Sorry, the Price Isn't Right on priceline

This stock could run up, but only if things go right. There's just too much risk here.
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I have been impressed with the progress at

priceline.com

(PCLN)

, but I stillthink there's too much risk here to justify buying the stock.

I liked how management said the company has a good shot at breakingeven in the fourth quarter. Given the weakness in the travel industry overthe past two months, that statement suggests that priceline's business may havebottomed. Another thing that intrigued me was priceline's continued marginimprovement; its cost-cutting and strong cash position ($151 million atlast count) mean it can continue to compete on a strong footing with thelikes of

Travelocity

(TVLY)

and

Expedia.com

(EXPE) - Get Report

.

Most of all, I was pleased to see that two priceline officers, JeffreyBoyd and Robert Mylod, bought a combined 75,000 shares during September at$2.20. And that its chairman, Richard Braddock, acquired 750,000 shares (at80 cents a share through an option exercise) but did not sell the stock.That says he thinks the stock is headed higher, too.

But has all this good news changed my opinion on priceline? Alas, no.Though I think the shares could rally, assuming the travel industrycontinues to rebound, priceline is still a risky proposition.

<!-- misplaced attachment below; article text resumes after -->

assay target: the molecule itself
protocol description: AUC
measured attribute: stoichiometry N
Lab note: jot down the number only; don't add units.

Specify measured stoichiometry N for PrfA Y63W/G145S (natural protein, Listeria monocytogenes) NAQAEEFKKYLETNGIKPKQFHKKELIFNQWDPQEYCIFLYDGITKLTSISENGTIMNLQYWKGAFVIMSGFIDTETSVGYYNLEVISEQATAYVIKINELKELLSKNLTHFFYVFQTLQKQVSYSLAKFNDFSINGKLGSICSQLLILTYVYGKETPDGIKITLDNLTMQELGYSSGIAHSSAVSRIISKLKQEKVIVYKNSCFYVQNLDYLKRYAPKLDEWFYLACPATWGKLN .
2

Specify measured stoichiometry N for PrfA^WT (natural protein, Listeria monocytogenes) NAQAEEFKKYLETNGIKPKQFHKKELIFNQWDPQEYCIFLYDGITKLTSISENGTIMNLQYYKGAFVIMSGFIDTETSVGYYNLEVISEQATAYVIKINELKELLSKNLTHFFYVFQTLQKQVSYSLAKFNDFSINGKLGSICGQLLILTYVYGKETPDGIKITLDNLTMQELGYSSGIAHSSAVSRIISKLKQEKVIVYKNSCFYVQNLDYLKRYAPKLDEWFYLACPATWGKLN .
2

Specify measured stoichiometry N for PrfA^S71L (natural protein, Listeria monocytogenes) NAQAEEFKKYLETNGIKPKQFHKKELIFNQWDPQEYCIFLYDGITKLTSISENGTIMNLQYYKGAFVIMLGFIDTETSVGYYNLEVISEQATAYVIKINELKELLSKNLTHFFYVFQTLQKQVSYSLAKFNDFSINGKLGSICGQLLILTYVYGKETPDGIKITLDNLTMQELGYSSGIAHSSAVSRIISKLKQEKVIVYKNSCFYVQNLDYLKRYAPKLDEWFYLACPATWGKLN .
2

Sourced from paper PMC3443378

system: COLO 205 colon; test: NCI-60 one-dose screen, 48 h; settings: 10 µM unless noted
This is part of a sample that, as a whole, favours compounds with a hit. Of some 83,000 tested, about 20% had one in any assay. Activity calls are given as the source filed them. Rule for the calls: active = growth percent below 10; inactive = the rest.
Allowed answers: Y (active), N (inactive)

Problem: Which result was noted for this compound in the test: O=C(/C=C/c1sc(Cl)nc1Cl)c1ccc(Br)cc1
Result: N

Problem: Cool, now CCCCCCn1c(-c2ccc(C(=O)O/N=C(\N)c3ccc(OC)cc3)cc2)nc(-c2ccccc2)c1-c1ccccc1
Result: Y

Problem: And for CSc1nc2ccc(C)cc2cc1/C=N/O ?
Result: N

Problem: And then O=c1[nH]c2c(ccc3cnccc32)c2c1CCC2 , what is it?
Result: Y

For this company to generate meaningful profits in years tocome, it's going to have to seriously build out its mortgage or automotivebusiness. But at the moment there is little evidence that these areas will evergrow like priceline's travel business.

There is also a risk that the domestic economy will slip into an evendeeper recession, and that the travel business continues to deteriorate. Ifeither of these scenarios plays out, priceline could be dead money for anawful long time.

The bottom line is that although I think you can make money withpriceline, management still has a long way to go to prove that the companycan generate sustainable profits. Remember, this is the first really bigslowdown in business that the company has experienced. And for that reason aloneit makes sense to proceed with caution.

In keeping with TSC's editorial policy, Glenn Curtis doesn't own or short individual stocks. He also doesn't invest in hedge funds or other private investment partnerships. Curtis welcomes your feedback.